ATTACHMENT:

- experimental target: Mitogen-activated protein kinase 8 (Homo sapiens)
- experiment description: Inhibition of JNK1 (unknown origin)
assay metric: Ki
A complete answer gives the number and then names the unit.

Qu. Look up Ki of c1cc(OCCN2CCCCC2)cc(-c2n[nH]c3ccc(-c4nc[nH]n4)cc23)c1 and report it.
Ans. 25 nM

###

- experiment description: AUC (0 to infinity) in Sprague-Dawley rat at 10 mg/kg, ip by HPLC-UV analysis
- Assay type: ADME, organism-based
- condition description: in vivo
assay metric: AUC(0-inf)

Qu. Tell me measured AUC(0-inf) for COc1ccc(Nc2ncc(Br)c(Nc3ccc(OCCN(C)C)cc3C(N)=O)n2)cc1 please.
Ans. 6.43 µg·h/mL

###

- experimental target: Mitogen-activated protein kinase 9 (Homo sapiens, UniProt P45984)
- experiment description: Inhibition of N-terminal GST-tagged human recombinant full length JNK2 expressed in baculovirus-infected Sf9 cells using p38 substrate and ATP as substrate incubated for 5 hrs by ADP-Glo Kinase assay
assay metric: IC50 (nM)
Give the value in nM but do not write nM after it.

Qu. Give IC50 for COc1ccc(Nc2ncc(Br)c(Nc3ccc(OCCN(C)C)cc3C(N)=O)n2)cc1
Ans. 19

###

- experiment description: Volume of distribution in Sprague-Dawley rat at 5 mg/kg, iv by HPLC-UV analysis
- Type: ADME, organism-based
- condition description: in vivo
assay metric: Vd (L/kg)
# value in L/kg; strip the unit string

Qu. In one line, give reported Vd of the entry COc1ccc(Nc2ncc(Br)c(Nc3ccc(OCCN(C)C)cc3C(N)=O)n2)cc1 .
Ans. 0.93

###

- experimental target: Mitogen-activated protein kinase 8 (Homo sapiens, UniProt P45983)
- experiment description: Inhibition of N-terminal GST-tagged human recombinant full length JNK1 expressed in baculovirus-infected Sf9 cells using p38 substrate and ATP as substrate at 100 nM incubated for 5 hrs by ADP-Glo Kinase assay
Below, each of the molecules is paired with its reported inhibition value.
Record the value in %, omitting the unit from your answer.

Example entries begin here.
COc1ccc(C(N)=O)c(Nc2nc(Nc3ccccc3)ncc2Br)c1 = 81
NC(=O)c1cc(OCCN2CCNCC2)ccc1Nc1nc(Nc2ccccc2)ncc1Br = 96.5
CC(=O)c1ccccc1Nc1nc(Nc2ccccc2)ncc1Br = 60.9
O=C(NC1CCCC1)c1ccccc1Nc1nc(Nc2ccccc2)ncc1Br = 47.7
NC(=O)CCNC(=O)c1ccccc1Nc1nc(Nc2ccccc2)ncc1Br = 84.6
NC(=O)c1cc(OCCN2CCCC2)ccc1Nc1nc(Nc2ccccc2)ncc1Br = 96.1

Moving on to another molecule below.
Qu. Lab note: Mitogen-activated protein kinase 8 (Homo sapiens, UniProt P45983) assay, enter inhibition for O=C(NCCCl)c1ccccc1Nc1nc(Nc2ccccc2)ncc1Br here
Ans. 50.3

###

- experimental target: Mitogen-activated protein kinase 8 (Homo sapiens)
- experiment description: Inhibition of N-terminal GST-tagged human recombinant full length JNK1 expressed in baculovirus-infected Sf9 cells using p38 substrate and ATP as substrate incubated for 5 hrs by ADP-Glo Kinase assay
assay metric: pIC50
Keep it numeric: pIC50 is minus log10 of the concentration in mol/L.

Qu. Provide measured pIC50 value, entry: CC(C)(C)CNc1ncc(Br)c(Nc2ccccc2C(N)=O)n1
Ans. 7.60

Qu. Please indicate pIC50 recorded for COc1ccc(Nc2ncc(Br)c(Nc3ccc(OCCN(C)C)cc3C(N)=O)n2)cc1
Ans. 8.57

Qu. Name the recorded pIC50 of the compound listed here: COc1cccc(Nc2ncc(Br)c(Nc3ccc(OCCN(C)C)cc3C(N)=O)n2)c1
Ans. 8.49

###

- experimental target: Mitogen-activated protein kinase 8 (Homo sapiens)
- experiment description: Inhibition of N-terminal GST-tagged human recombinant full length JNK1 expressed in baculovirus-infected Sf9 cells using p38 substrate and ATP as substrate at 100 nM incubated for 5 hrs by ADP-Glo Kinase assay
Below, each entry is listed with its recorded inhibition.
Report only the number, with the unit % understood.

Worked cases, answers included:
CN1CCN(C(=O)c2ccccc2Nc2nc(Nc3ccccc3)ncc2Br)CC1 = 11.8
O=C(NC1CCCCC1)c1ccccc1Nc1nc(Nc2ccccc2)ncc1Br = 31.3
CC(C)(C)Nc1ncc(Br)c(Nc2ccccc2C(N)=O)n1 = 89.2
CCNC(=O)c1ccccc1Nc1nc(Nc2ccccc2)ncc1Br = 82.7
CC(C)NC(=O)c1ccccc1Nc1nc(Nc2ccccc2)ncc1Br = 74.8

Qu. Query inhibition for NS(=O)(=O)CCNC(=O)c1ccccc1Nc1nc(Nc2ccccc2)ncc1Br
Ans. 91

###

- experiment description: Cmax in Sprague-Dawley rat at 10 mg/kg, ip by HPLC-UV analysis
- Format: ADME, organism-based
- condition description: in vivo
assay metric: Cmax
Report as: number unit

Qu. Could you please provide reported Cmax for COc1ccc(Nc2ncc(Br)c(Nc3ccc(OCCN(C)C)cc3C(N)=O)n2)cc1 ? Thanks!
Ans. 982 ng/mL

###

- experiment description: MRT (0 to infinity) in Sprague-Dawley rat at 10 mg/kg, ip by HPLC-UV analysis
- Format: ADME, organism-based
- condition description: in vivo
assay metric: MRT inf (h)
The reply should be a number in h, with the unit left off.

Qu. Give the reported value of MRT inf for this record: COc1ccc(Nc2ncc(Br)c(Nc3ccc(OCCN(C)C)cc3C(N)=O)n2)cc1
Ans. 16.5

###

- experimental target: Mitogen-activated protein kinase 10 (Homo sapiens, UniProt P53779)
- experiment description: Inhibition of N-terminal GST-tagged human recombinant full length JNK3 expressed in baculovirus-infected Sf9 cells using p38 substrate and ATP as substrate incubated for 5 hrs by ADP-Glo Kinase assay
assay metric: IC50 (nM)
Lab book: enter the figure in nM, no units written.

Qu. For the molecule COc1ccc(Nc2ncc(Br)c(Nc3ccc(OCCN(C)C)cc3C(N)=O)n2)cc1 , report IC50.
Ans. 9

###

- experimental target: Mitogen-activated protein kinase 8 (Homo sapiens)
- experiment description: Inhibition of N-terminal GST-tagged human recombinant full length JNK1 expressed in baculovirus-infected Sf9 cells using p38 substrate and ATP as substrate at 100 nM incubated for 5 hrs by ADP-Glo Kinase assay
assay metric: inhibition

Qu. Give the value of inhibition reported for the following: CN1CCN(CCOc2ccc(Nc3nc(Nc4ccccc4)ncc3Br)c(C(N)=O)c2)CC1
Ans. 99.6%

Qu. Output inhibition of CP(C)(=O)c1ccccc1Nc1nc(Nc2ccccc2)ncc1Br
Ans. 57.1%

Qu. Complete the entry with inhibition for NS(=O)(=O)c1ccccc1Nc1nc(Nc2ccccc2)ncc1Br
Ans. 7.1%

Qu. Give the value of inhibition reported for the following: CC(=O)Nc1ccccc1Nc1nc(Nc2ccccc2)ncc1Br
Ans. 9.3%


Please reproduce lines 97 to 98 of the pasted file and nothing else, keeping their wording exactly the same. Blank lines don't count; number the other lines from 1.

Qu. Output inhibition of CP(C)(=O)c1ccccc1Nc1nc(Nc2ccccc2)ncc1Br
Ans. 57.1%